Stories from the Field



To start off our interviews, we did a word association activity to get our participants thinking about which words they might associate with “food” and “meal preparation”. When we offered one participant, Nia, this prompt, she immediately honed in on the word “clean”.

Nia shared a story of a time when she and her husband had very demanding work and school schedules. They were eating poorly and for convenience. She decided to turn things around and start a strict program kaled the “Clean Diet.” Nia wanted to track her success by weighing and measuring her body.

“..then I found out at a certain point because I was doing all
these measurements that I was pregnant. And it turned out I was six months pregnant!”

These sorts of accounts are important to our research because we believe that human stories are immensely powerful. Through these in-depth conversations, we were able to observe more of the details and nuances of our participants’ lives and their interactions with food.



Pat is a longtime vegan and working father. We had plant for Pat a visual association activity to gain insights on how the subscriber feels about food and meal preparation. From Pat, we learned that routine is immensely important to keep life running smoothly for him, his wife, and their three-year-old son.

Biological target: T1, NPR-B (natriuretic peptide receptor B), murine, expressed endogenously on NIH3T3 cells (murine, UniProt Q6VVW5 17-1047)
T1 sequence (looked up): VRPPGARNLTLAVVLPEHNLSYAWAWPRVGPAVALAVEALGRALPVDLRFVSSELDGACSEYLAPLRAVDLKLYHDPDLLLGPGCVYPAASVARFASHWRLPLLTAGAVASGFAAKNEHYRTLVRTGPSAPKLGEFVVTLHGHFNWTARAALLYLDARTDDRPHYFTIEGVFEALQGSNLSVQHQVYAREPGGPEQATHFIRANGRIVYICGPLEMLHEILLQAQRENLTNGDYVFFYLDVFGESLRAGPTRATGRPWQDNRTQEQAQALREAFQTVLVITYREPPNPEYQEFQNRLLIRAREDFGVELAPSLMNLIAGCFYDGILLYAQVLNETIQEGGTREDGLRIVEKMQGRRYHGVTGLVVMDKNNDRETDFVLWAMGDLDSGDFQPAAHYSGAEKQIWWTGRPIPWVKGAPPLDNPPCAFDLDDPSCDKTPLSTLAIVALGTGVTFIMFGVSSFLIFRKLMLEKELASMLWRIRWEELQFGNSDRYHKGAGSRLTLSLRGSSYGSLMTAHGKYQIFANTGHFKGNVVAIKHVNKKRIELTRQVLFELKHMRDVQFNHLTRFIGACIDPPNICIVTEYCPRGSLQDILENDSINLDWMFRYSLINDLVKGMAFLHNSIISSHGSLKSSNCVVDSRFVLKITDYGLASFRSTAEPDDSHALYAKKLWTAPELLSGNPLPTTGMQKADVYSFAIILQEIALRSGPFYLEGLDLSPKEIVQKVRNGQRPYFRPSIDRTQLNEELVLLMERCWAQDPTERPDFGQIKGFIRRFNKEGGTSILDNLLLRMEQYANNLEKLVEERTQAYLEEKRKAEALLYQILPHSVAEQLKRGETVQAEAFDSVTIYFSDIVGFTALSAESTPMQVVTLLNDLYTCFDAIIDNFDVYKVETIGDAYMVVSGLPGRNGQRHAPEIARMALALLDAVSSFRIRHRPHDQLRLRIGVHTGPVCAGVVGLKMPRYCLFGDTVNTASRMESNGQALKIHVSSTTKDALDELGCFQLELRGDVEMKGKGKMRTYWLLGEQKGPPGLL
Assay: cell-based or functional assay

“After our son was born, I was like ‘oh my god, what do we do?’, because it was so chaotic. We were fine before our son was born, but now… we’re structured.”

One of the benefits of conducting these contextual inquiry interviews in participants’ homes of was that it made it much easier to learn about their lives and typical routines. Pat was able to show us his recipe books and meal planning artifacts that he and his wife use to keep themselves afloat as working parents trying to prepare healthy meals for themselves and their child.



We sat down with Margaret and did an “inspiration station” activity where she walked us through what meals she would prepare with a Lettuce delivery if there were no recipeas included. During our conversations, Margaret told us what her meal preparation used to look like:

“I used to go to the farmer’s market all the time. I used to plan meals for the week, look up all the recipes, write down the shopping list, go out and get what I needed… I used to do that all, but now I’m working in Lockhart. That’s an hour and a half of my day commuting every single weekday that I lost. How do I get that back?”

Margaret’s recent lifestyle change and new commute to Lockhart was what motivated her to become a new subscriber to the Lettuce meal delivery service. When she found out that there was a service that “#1 would do the planning for me and #2 would do the legwork for me?” She was hooked.